Emmanuel Macron projected to lose majority in French National Assembly
French President Emmanuel Macron is set to lose his parliamentary majority less than two months after being re-elected.
Projections this evening based on partial results show that his alliance is set to get the most seats in the final round of the parliamentary election – but lose its majority.
They show that Mr Macron’s candidates would win between 200 and 250 seats – much less than the 289 required to have a straight majority at the National Assembly, France’s most powerful house of parliament.
The situation, which is unusual in France, is expected to make Mr Macron’s political manoeuvring difficult.
He won the presidential election at the end of April with 58.5% of the vote, but the country was deeply divided with growing support for Far Right Marine Le Pen.
Many also had wanted the leftist candidate Jean-Luc Melenchon, who was knocked out in the previous round of voting, to win the presidency and said they voted for Macron to try and stave off the threat from Le Pen, rather than out of conviction he was the best candidate.
A new coalition – made up of the hard left, the Socialists and the Greens and led by Melenchon – is projected to become the main opposition force in France with about 150 to 200 seats.
Le Pen’s far-right National Rally is projected to register a huge surge with potentially more than 80 seats, up from eight before.
Polls are being held nationwide to select the 577 members of the National Assembly.
The strong performance of the leftist coalition is expected to make it harder for Mr Macron to implement the agenda he was re-elected on in May, including tax cuts and raising France’s retirement age from 62 to 65.
Mr Macron’s government will still have the ability to rule, but only by bargaining with legislators.
The centrists could try to negotiate on a case by case basis with politicians from the centre-left and from the conservative party – with the goal of preventing opposition politicians from being numerous enough to reject the proposed measures.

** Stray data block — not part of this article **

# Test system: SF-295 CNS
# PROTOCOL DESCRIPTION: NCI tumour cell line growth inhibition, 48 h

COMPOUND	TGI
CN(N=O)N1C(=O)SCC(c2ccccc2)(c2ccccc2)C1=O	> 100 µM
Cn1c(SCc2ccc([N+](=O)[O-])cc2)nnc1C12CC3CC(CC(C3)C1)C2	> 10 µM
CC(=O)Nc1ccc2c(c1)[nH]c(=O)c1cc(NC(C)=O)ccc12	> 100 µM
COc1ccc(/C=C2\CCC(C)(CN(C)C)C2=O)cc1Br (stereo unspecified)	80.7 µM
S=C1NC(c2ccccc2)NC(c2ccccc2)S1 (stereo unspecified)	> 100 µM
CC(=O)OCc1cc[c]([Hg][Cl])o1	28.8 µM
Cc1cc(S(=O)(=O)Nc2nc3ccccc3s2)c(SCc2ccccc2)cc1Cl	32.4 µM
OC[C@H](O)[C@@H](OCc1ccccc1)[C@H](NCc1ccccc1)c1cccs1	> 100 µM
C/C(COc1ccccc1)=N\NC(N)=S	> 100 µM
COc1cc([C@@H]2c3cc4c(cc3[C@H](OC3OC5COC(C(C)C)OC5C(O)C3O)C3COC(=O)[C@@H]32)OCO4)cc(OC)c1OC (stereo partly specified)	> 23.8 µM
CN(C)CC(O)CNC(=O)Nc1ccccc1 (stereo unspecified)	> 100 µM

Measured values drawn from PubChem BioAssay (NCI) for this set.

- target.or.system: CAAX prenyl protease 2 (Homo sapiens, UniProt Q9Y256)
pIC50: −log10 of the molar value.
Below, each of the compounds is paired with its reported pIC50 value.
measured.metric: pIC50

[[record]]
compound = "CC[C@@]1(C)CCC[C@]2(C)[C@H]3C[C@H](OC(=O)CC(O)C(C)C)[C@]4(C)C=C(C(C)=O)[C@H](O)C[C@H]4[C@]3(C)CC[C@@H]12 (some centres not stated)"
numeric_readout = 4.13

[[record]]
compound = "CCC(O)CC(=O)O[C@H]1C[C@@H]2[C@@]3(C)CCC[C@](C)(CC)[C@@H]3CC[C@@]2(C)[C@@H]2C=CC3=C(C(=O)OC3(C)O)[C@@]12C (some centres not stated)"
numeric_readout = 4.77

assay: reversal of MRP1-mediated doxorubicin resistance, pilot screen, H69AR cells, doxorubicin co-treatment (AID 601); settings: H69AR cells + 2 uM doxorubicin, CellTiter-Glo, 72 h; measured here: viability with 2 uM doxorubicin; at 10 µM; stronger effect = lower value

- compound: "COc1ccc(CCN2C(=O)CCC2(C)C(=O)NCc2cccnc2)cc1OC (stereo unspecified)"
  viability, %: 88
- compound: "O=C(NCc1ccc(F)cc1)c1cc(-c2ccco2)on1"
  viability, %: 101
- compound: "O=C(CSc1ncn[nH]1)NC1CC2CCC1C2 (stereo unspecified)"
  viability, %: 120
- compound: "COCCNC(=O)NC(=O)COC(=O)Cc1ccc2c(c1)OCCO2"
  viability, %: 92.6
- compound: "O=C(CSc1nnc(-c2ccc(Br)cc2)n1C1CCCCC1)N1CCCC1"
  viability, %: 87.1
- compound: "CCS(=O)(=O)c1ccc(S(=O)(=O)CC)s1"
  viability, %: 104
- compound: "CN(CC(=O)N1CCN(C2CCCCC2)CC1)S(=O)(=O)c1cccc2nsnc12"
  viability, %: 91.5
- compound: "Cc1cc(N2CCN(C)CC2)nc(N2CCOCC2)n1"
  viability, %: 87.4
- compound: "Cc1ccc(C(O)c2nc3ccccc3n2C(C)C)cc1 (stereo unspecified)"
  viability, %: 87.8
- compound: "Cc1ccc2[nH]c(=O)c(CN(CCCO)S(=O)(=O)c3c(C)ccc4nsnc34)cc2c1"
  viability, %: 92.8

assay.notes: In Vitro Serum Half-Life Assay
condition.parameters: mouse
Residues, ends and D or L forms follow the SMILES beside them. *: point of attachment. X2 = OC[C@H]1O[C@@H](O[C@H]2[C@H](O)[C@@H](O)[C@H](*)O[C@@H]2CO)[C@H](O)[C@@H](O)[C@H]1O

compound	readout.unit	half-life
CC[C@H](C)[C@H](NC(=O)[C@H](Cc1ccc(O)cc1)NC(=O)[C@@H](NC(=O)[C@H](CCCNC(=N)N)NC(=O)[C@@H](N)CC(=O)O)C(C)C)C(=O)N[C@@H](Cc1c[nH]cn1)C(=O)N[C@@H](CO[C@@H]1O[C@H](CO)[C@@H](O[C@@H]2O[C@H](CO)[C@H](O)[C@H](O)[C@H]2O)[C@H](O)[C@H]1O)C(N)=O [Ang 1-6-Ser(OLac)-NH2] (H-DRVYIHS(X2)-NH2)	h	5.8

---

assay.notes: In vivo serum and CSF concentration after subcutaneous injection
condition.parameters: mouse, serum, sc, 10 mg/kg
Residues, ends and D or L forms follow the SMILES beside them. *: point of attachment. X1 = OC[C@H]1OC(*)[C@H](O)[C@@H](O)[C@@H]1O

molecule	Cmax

The government could also occasionally use a special measure provided by the French Constitution to adopt a law without a vote.
A similar situation happened in 1988 under Socialist president Francois Mitterrand, who then had to seek support from the Communists or the centrists to pass laws.
These parliamentary elections have once again largely been defined by voter apathy – with over half the electorate staying home.
Audrey Paillet, 19, who cast her ballot in Boussy-Saint-Antoine in south-east Paris, was saddened that so few people turned out.
‘Some people have fought to vote. It is too bad that most of the young people don’t do that,’ she said.
Earlier this week Macron warned that an inconclusive election, or hung parliament, would put the nation in danger.
While standing on a runway with the presidential plane waiting in the background ahead of a visit to French troops stationed near Ukraine, he said: ‘In these troubled times, the choice you’ll make this Sunday is more crucial than ever.
‘Nothing would be worse than adding French disorder to the world’s disorder.’
But Simon Nouis, an engineer voting in south Paris, said: ‘I’m not afraid to have a National Assembly that’s more split up among different parties. I’m hoping for a regime that’s more parliamentarian and less presidential, like you can have in other countries.’
Mr Macron’s failure to get a majority could have ramifications across Europe.
Analysts predict that the French leader will have to spend the rest of his term focusing more on his domestic agenda rather than his foreign policy.
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